We also found that a number of genes differentially regulated during 1918 virus infection were associated with cellular growth and proliferation and cell-cycle regulation (Table 1). The 1918 virus may take advantage of the altered expression of these host factors for utilization during its life cycle. In vitro experiments have demonstrated that nuclear extracts from uninfected cells increase influenza RNA synthesis as well as that of ectopically expressed virion RNPs, suggesting that cellular factors are involved in the switch between mRNA transcription and genome replication [41]. For example, RAF1 (RNA polymerase activating factor 1; identical to HSP90) appears to associate with the viral PB2 protein. This interaction may facilitate the association of unbound polymerase with RNA template, which could affect the interaction between PB1 and PB2 and therefore modulate the polymerase complex [42],[43],[44]. The involvement of host factors during the various stages of the viral life cycle is poorly understood and is the subject of major efforts to decipher the complex virus-host interactions that determine the outcome of infection.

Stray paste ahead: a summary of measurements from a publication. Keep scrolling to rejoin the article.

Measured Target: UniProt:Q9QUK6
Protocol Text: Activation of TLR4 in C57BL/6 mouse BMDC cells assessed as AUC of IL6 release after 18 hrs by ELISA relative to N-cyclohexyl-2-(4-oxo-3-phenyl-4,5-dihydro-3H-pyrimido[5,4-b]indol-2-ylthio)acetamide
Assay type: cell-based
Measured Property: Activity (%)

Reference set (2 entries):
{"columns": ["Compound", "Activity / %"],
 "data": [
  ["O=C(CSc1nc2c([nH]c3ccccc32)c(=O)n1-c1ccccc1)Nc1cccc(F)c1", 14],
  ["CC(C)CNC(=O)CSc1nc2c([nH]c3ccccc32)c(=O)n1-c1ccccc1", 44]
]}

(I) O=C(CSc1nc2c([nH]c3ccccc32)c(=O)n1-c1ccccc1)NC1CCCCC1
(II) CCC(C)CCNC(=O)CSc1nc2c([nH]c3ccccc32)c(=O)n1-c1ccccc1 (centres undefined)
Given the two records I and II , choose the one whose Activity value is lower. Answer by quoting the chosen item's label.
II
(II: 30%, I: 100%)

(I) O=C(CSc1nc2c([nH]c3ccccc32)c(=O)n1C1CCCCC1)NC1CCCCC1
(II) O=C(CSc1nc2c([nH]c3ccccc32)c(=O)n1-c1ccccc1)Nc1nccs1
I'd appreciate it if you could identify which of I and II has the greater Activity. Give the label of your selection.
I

In summary, our findings suggest that differential changes in the expression of inflammatory and cell death related genes as early as 12 to 24 h after infection likely contribute to the severity and lethal outcome of 1918 virus infection. Specifically, the accelerated up-regulation of the inflammasome components NLRP3 and IL-1β, as well as TNF-α, elicited by the 1918 virus may enhance neutrophil and monocyte infiltration and generate a strong antiviral response that will be detrimental rather than protective to the host. These findings may have therapeutic implications, suggesting that drugs that limit the inflammatory response may help to reduce the lung pathology associated with severe influenza virus infection.